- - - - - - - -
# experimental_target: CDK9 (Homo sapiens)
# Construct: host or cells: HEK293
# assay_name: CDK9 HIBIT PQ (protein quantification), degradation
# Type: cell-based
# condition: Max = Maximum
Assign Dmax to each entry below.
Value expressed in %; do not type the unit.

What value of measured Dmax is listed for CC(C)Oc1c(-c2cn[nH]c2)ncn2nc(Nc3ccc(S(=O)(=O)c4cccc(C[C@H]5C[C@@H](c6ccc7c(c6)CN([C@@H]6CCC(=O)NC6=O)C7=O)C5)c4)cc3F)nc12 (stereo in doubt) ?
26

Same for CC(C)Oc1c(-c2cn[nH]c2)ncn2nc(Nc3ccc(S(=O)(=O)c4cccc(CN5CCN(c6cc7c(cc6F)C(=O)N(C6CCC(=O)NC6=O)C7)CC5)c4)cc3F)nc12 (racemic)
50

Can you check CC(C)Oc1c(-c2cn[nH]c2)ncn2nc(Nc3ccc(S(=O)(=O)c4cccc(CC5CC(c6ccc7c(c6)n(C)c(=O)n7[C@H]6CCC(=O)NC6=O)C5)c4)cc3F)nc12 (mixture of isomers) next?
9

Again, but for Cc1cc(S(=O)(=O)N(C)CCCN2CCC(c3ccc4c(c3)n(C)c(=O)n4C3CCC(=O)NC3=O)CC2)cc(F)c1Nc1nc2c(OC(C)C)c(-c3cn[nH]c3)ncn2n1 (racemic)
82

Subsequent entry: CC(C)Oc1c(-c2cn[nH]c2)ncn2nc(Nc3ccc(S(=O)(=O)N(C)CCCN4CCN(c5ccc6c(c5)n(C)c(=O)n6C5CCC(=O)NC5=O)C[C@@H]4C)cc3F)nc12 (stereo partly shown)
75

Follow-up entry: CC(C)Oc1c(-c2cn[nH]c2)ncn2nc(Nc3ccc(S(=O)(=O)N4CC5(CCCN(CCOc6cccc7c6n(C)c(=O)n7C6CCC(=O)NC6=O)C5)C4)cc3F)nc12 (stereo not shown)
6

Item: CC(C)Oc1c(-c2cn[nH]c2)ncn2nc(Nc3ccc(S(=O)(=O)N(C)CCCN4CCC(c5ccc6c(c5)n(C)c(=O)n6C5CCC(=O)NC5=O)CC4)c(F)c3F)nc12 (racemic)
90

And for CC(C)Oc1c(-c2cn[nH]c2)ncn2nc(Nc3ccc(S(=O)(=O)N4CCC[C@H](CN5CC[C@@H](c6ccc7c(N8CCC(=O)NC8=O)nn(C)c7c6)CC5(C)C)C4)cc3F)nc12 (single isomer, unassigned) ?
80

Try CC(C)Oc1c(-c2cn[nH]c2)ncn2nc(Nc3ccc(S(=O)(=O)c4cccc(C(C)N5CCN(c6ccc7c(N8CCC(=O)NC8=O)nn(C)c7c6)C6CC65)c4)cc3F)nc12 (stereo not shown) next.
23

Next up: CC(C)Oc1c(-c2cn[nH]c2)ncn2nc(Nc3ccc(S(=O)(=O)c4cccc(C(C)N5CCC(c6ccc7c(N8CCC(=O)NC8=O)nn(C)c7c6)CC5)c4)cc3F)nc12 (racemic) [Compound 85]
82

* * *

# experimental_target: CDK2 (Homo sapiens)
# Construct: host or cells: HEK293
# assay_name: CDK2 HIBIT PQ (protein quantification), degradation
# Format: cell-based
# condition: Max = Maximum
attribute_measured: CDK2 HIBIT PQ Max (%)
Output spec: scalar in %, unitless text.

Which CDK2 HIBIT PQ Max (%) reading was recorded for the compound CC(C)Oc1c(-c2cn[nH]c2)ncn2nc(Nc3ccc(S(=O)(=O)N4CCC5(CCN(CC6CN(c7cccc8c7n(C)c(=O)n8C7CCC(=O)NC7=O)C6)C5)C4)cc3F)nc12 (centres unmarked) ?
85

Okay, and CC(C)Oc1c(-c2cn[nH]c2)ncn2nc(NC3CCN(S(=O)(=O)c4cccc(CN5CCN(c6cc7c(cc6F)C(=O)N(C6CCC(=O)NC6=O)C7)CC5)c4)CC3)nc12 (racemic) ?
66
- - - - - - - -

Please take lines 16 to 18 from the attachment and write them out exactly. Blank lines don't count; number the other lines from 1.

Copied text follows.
Subsequent entry: CC(C)Oc1c(-c2cn[nH]c2)ncn2nc(Nc3ccc(S(=O)(=O)N(C)CCCN4CCN(c5ccc6c(c5)n(C)c(=O)n6C5CCC(=O)NC5=O)C[C@@H]4C)cc3F)nc12 (stereo partly shown)
75

Follow-up entry: CC(C)Oc1c(-c2cn[nH]c2)ncn2nc(Nc3ccc(S(=O)(=O)N4CC5(CCCN(CCOc6cccc7c6n(C)c(=O)n7C6CCC(=O)NC6=O)C5)C4)cc3F)nc12 (stereo not shown)